Development and wealth change the downsides of risk a great deal. The 1970 Bhola cyclone caused hundreds of thousands of deaths. Something that is unlikely to be replicated in the region for various reasons (e.g., information technology and coordination are far better!).

I’ve been paying attention to climate change since the late 1980s. As someone whose family is from Bangladesh I have been very worried…my image in 1990 was of peasants fleeing inundated paddies. But things have changed a great deal. In 2020 nearly 40 percent of Bangladeshis live in cities. By 2100 a substantial majority should…

Beyond the Bangladeshi basket-case

Coronavirus has been an economic disaster all across South Asia. But, beyond that, there are changes that have occurred before the pandemic and will continue after. For example, Bangladesh’s per capita GDP now higher than eastern and northeastern India:

Bangladesh’s per capita gross domestic product (GDP) is now higher than most Indian states in eastern and northeastern India, with the exception of small hill states such as Mizoram and Sikkim. According to the data from the International Monetary Fund (IMF), Bangladesh’s per capita GDP was $1,905 in 2019, against West Bengal’s $1,566 in 2018-19 (FY19) — economically the most developed state in eastern India.

Bangladesh is not really comparable to India, which is a diversified economy that is more than an order of magnitude larger. But, it is comparable to West Bengal. On economic matters, I am broadly sympathetic to right-liberal economics, so I’ll spare you my interpretation of what’s going on.

The determinants of prosperity in South Asia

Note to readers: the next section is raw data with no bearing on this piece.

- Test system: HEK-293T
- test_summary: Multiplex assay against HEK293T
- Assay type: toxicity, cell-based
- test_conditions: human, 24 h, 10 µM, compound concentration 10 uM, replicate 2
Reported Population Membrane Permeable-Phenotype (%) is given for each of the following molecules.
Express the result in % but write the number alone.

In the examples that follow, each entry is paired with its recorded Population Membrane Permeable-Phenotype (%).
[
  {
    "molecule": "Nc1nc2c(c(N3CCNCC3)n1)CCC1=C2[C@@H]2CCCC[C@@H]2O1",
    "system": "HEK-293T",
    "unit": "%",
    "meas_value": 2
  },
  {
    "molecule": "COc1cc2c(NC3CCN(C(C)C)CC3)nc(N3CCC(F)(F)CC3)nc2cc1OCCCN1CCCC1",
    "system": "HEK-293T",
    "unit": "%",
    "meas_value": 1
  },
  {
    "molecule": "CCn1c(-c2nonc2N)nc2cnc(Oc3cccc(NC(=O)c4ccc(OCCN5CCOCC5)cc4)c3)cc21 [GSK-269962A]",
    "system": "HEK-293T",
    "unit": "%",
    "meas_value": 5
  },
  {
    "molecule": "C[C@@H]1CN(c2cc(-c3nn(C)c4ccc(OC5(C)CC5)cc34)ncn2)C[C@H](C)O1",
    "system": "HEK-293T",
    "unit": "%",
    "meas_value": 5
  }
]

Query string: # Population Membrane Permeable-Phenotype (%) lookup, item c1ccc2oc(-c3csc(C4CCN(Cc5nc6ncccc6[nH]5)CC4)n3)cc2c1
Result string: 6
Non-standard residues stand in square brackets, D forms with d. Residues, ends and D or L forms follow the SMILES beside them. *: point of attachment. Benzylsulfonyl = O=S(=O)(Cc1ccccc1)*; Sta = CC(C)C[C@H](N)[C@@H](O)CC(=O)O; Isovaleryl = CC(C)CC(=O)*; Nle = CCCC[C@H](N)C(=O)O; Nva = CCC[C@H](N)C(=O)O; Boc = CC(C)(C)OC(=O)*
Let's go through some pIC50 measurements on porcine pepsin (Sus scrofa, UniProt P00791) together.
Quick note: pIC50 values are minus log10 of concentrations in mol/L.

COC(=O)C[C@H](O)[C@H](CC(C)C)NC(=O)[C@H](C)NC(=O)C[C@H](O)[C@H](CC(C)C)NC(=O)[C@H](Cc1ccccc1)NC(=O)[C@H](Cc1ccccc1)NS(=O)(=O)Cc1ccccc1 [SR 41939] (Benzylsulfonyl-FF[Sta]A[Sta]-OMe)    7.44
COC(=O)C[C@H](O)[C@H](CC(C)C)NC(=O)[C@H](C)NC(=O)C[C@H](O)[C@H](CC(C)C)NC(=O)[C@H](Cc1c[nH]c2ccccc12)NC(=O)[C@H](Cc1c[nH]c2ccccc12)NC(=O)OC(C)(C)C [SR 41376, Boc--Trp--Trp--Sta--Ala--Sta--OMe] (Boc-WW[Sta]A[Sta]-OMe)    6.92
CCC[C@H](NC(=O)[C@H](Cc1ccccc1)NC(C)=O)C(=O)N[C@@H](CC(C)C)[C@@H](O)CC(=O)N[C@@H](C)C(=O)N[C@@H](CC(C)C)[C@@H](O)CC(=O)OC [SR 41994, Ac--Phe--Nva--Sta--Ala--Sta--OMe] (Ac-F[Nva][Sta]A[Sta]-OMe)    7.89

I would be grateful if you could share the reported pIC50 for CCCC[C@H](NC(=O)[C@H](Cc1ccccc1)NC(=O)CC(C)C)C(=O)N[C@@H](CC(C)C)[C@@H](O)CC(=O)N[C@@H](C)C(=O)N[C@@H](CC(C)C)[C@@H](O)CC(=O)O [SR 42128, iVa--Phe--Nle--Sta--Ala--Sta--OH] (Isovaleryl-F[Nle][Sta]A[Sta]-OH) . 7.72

Do state capacity and policy really matter when it comes to wealth among regions in South Asia ? Or is prosperity today determined largely by a mixture of geographical and historical factors ? South Asia as a unit is a reasonable region to study because the introduction to modernity in this entire region was mediated by the British Empire.

Seen in the two figures below are GDP per capita ($ PPP) figures for smaller (< 20 million population) and larger (> 20 million population) regions. The entities include the nations of Bhutan, Nepal, Bangladesh and Sri Lanka, states and union territories of India, and provinces of Pakistan. Some notes about the two figures:

  1. Green bars denote plains regions, red mountain regions and blue coastal regions.
  2. Bold x-axis labels indicate entities with major metro areas.
  3. Bold borders around bars indicate non-Indian entities.
GDP per capita ($ PPP) of smaller political entities (< 20 million) in South Asia. Indian states, Pakistani regions and nation of Bhutan. Bold x-axis label denotes presence of metro area. Bold border of bar indicates non-Indian entity.
GDP per capita ($ PPP) of larger political entities (> 20 million) in South Asia. Indian states, Pakistani provinces and nations of Nepal, Bangladesh and Bhutan. Bold x-axis label denotes presence of metro area. Bold border of bar indicates non-Indian entity.

There are roughly five bands of wealth we can identify:

  1. Rich smaller entities of India: Goa, Delhi, Sikkim and Chandigarh. These have GDPs of around $20-25000.
  2. Richer large entities consisting of Indian states and Sri Lanka. GDPs are around $10-12000, and these are predominantly coastal regions.
  3. Succesful agrarian states of India (Punjab and Andhra), mountainous states of India (HP, UT, MZ), Pakistan’s capital Islamabad, and country of Bhutan. GDPs between $8-10000.
  4. Interior Indian states and Odisha, along with all Pakistani provinces. This is the South Asian mean performance of around 4-6000$.
  5. Poor regions: Indian states of UP, Bihar, countries of Bangladesh, Nepal, Pakistan’s remote area of FATA and India’s remote state of Manipur.

Clearly being on the coast and having a major city help in a major way. In this context, there are three regions which are major disappointments, India’s West Bengal, Bangladesh and Pakistan’s Sindh. All three are on the coast, have major metropolitan areas and even have rich agricultural lands. But their economic performance is significantly below potential.